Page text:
Issuers (or supporting institutions) rated Not Prime do not fall within any of the Prime rating categories.
  • Note: Canadian issuers rated P-1 or P-2 have their short-term ratings enhanced by the senior-most long-term rating of the issuer, its guarantor or support-provider.

Short-term tax-exempt ratings

Unlike S&P, Moody’s has separate categories for short term municipal bonds. The ratings categories largely overlap, though, and have the same implications for the ability to repay short-term obligations.

Individual bank ratings

Moody’s also rates each bank’s financial strength.[1] These ratings differ from deposit ratings in that they measure how likely the bank is to need assistance from third partys.

A
“superior intrinsic financial strength”
B
“strong intrinsic financial strength”
C
“adequate intrinsic financial strength”
D
“modest intrinsic financial strength, potentially requiring some outside support at times”[1]
E
” very modest intrinsic financial strength, with a higher likelihood of periodic outside support”[1]

Criticism

See also: Credit rating agency#Criticism

Credit rating agencies such as Moody’s have been subject to criticism in the wake of large losses in the Asset backed security collateralized debt obligation (ABS CDO) market that occurred despite being assigned top ratings by the CRAs. For instance, losses on $340.7 million worth of ABS collateralized debt obligations (CDO) issued by Credit Suisse Group added up to about $125 million, despite being rated Aaa by Moody’s.[2]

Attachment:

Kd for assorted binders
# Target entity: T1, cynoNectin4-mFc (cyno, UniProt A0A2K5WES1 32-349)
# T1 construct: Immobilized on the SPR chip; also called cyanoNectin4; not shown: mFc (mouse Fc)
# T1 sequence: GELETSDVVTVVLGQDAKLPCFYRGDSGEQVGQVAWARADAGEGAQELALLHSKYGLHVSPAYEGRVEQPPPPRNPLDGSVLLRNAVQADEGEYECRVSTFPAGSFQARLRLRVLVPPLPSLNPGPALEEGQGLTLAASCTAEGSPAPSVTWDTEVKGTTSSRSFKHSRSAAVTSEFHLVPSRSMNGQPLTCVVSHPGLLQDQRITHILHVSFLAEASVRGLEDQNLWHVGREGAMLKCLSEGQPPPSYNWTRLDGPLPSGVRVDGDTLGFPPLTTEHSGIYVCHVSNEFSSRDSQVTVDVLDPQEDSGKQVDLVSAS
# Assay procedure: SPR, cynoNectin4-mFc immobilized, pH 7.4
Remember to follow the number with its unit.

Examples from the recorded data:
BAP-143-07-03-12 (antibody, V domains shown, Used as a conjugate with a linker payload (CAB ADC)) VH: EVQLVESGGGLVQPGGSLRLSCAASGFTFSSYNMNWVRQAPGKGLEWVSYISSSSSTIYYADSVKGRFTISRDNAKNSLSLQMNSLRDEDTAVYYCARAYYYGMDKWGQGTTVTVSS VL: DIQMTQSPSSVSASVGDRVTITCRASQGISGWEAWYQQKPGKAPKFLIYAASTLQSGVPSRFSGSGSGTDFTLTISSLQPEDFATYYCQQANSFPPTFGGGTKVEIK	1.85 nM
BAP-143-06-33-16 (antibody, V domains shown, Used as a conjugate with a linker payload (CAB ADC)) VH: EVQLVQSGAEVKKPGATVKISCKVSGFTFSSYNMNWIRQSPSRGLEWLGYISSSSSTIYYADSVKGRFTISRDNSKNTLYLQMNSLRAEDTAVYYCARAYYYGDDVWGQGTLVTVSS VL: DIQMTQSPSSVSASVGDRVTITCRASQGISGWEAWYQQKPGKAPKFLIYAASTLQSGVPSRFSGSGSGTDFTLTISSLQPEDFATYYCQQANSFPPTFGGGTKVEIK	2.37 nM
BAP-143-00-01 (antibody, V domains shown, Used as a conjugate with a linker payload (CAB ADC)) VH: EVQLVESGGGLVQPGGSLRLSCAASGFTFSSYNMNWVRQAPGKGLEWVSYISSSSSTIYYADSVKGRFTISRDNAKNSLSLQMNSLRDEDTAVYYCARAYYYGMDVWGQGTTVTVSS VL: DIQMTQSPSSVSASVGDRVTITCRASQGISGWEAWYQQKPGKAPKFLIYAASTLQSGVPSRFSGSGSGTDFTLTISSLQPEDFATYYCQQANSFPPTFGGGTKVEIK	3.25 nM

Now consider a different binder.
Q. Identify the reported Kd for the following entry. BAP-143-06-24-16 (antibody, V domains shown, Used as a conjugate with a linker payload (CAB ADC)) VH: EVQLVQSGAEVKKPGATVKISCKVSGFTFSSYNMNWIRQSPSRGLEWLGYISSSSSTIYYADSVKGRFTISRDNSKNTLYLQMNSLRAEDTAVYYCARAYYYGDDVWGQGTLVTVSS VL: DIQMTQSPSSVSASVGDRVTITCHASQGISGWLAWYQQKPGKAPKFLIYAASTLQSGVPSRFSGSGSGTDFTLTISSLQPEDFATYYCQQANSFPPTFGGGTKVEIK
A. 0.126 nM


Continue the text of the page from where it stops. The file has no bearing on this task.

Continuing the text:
Abusive business practices

Moody’s has also been accused of “blackmail”. In one example the German insurer Hannover Re was offered a “free rating” by Moody’s. The insurer refused. Moody’s continued with the “free ratings”, but over time lowered its rating of the company. Still refusing Moody’s services, Moody’s lowered Hannover’s debt to junk, and the company in just hours lost $175 million in market value. [3]

Moody’s Executive Officers

  • Raymond W. McDaniel Jr. – Chairman and Chief Executive Officer
  • Linda S. Huber – Executive Vice President and Chief Financial Officer
  • John J. Goggins – Senior Vice President and General Counsel
  • Jay McCabe – Senior Vice President and Corporate Controller
  • Perry Rotella – Senior Vice President and Chief Information Officer

References

  1. ^ a b c d e f g h i j k l Moodys. Rating Definitions Requires free registration. Retrieved 2008-10-06
  2. ^ Tomlinson, Richard; Evans, David (2007-06-01), “CDOs mask huge subprime losses, abetted by credit rating agencies”, International Herald Tribune, http://www.iht.com/articles/2007/05/31/bloomberg/bxinvest.php 
  3. ^ Credit Raters’ Power Leads to Abuses, Some Borrowers Say

See also

  • Standard & Poor’s
  • Fitch Ratings
  • A. M. Best
  • Dominion Bond Rating Service
  • Nationally Recognized Statistical Rating Organizations
  • Reuters
  • Bloomberg L.P.
  • Morningstar, Inc.

External links

  • Moody’s
  • Credit Raters Exert International Influence (washingtonpost.com)
  • The history of Moody’s
  • Country Ratings
  • RSS Feed of Most Recent Moody’s Ratings Changes
  • Officers
This text comes from Wikipedia. Permission is granted to copy, distribute and/or modify this document under the terms of the GNU Free Documentation License, Version 1.2 or any later version published by the Free Software Foundation; with no Invariant Sections, no Front-Cover Texts, and no Back-Cover Texts. For a complete list of contributors for this article, visit the corresponding history entry on Wikipedia.